Webinar Introduces New Approach for Diagnosing Inequities in Family Planning Programming
June 2020 —
An HP+ webinar on May 28—Diagnosing Inequities in Family Planning Programs: A Case Study from Uganda—introduced a new, replicable approach for diagnosing inequities across family planning programming outputs and outcomes at both national and subnational levels. Presenters showcased results from its application to Uganda, focusing on the sub-regions, disadvantaged sub-groups, and family planning components for which inequities are most pervasive, and demonstrated its applicability to other countries. Use of the model is intended to increase the quality of family planning information and services for women.
Nigeria’s Abia State Government Releases Funds for Technology Infrastructure to Support Health Insurance Rollout
March 2020 —
Nigeria’s Abia State government has formally approved the release of US$137,000 as take-off grant to be used for procuring technology infrastructure—a critical need that has delayed the rollout of the state insurance scheme since its official launch in September 2019. HP+ has supported Abia State Health Insurance Agency (ABSHIA) in multi-layered advocacy efforts that resulted in the release of the take-off grant. The release of the grant will enable an effective rollout of the ABSHIS toward providing health insurance for about 200,000 residents—a major leap forward in improving access to affordable and equitable quality healthcare in the state.
Champions secure strengthened RH law, right family planning access for all
January 2018 —
Burkina Faso's reproductive health law has been strengthened with the Minister of Health's approval of new regulatory language that emphasizes the rights of users, including new text that states, "People of reproductive age or adolescents can freely use family planning without any barrier or constraints related to sex, religion, [or] marital status." The reproductive health law, originally passed in 2005 with support from USAID-funded health policy projects in collaboration with the National Assembly, had previously lacked enforceability. The new language, developed in collaboration with HP+, the West Africa Health Organization Network of Champions, and AgirPF, extends rights to reproductive health and family planning to all persons of childbearing age, including adolescents.
Mauritania Reproductive Health Law Advances – Language Guarantees Reproductive Health as Universal Right
November 2016 —
Mauritania’s Council of Ministers, on October 6, 2016, approved the text of a new Reproductive Health Law, which explicitly states that the right to reproductive health care is a universal right guaranteed to all throughout the course of their lives and prohibits forms of violence against women, including female genital mutilation. The law, submitted by the Minister of Health, brings Mauritania’s national policies into alignment with those of other countries of the Ouagadougou Partnership pursuing commitments on family planning outlined in FP2020 goals. This comes as a result of nearly a decade of unceasing effort by USAID and its policy advocacy partners, including UNFPA, Health Policy Plus and its predecessor projects, which helped draft an early version of the law for FP2020 advocacy efforts across West Africa. The bill will be presented to Parliament for passage in the coming months.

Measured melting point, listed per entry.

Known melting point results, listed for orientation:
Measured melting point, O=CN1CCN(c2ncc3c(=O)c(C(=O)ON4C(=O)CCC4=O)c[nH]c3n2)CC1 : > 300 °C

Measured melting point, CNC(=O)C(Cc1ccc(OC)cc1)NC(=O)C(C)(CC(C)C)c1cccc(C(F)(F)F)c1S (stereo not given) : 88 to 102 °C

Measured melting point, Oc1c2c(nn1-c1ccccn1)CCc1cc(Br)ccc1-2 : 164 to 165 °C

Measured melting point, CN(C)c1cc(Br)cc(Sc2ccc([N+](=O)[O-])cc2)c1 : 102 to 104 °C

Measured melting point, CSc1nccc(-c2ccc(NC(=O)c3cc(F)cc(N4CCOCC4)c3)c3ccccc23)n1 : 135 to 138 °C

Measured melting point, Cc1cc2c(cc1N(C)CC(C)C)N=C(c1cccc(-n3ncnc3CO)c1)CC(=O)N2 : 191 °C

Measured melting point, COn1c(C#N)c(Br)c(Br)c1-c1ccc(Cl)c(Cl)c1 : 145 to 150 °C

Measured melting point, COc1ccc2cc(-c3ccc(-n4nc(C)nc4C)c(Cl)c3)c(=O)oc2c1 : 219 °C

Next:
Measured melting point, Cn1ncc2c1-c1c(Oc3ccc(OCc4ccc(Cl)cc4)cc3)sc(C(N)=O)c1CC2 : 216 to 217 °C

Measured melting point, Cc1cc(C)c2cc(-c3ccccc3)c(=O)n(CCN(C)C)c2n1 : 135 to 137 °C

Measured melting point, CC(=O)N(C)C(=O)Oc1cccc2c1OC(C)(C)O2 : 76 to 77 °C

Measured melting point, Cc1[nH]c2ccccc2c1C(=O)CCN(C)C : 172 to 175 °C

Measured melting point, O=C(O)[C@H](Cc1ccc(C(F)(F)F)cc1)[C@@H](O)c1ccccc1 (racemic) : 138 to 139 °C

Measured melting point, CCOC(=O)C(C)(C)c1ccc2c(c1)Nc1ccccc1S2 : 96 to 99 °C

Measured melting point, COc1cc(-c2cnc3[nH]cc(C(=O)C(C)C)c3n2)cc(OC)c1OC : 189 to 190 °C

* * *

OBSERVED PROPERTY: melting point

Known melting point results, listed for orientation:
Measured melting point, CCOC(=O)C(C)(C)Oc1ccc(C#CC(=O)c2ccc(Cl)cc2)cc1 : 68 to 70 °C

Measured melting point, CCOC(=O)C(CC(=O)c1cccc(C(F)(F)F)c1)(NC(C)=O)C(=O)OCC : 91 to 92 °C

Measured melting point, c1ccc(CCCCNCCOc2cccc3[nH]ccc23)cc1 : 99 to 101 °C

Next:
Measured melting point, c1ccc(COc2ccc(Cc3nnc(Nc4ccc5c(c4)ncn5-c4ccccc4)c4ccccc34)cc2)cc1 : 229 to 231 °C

Lessons from LAC: Expanding family planning through universal health coverage
November 2016 —
In recent decades many Latin America and Caribbean (LAC) countries have lowered fertility rates and increased contraceptive prevalence. This progress is due in part to broad social reforms, including the adoption of universal health coverage (UHC) policies. To extract lessons for countries—both within LAC and beyond—who are in the early stages of implementing UHC programs, USAID through the Health Policy Plus project examined the interplay between UHC and family planning (FP) in nine countries. They found that, while LAC’s progress in moving toward UHC and expanding FP access has been positive, systematic inequalities persist. Most social health insurance schemes cover FP, but method choice is not always guaranteed and there are disparities in access and coverage between ethnic, geographical, and wealth groups. The briefs are available for download from the HP+ website.